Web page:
I'm turning off comments on this post, as the debate is currently taking place across about three different threads already (taking in morality, free will and the existence of God - boy, do we like to make life difficult for ourselves!). It's really no more than a look-this-is-quite-interesting post anyway.
The following is from an article about consciousness by Steven Pinker in Time magazine. His argument is that mind/body distinction is a fallacy, and that thought, feelings and experience are no more than physical processes. The whole thing is worth reading, but I thought I'd quote the end comments he makes:
"...the biology of consciousness offers a sounder basis for morality than the unprovable dogma of an immortal soul. It's not just that an understanding of the physiology of consciousness will reduce human suffering through new treatments for pain and depression. That understanding can also force us to recognize the interests of other beings--the core of morality.
As every student in Philosophy 101 learns, nothing can force me to believe that anyone except me is conscious. This power to deny that other people have feelings is not just an academic exercise but an all-too-common vice, as we see in the long history of human cruelty. Yet once we realize that our own consciousness is a product of our brains and that other people have brains like ours, a denial of other people's sentience becomes ludicrous. "Hath not a Jew eyes?" asked Shylock. Today the question is more pointed: Hath not a Jew--or an Arab, or an African, or a baby, or a dog--a cerebral cortex and a thalamus? The undeniable fact that we are all made of the same neural flesh makes it impossible to deny our common capacity to suffer.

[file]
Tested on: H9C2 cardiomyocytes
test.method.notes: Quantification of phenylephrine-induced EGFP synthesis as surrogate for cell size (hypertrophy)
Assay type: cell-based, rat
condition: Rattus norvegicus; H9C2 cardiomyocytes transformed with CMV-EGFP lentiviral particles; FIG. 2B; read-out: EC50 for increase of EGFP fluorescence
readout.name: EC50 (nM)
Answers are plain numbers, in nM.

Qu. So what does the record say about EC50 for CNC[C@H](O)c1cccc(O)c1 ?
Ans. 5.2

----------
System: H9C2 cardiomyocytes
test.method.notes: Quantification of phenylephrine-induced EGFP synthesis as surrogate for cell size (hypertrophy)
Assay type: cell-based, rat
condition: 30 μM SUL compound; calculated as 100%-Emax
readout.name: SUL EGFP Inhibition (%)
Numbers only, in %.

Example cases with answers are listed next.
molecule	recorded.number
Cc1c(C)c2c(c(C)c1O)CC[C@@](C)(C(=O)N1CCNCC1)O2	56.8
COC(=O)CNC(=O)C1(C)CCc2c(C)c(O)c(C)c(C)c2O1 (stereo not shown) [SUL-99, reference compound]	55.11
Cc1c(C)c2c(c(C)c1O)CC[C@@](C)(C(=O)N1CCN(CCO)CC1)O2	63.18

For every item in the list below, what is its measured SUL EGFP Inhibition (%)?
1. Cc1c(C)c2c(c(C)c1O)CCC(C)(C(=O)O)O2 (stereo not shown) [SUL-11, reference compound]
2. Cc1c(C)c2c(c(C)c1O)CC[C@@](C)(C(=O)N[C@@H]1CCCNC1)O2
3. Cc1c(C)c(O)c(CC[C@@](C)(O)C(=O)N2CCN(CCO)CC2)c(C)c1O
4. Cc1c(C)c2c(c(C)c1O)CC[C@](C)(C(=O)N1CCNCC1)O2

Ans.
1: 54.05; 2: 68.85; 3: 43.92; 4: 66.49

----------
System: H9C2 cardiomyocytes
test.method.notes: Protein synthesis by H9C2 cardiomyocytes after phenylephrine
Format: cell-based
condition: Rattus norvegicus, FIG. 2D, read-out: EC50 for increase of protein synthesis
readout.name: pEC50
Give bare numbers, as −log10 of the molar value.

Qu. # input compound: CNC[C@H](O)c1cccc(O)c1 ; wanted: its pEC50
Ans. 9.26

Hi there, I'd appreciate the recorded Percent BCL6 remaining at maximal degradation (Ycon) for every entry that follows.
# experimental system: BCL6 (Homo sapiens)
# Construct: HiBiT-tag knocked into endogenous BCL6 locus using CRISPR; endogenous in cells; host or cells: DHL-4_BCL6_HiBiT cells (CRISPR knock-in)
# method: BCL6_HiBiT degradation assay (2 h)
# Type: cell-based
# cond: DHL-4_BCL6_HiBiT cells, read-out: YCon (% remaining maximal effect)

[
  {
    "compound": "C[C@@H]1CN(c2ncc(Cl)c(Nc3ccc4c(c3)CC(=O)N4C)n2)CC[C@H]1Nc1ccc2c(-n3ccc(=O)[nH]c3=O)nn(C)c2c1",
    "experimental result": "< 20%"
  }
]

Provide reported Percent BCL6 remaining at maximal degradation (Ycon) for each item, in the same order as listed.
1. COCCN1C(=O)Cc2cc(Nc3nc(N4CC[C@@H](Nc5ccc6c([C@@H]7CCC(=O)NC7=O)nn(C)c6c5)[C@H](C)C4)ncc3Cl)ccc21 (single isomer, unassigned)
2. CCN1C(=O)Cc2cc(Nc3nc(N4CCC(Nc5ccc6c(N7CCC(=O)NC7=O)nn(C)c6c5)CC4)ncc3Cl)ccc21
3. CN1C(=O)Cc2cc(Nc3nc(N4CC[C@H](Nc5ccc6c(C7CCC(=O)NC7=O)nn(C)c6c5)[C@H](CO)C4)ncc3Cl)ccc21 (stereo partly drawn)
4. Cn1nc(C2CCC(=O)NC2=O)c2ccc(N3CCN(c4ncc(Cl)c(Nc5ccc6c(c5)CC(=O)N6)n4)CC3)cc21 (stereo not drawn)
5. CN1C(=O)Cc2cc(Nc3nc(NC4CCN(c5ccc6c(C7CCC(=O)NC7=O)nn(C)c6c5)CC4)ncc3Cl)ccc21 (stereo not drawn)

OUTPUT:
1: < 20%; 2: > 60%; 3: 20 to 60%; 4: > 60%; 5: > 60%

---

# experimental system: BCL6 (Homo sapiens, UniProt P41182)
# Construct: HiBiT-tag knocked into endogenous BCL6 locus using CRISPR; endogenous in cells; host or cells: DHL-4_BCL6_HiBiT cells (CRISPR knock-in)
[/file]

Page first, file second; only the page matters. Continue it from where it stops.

And when you think about it, the doctrine of a life-to-come is not such an uplifting idea after all because it necessarily devalues life on earth. Just remember the most famous people in recent memory who acted in expectation of a reward in the hereafter: the conspirators who hijacked the airliners on 9/11.
Think, too, about why we sometimes remind ourselves that "life is short." It is an impetus to extend a gesture of affection to a loved one, to bury the hatchet in a pointless dispute, to use time productively rather than squander it. I would argue that nothing gives life more purpose than the realization that every moment of consciousness is a precious and fragile gift."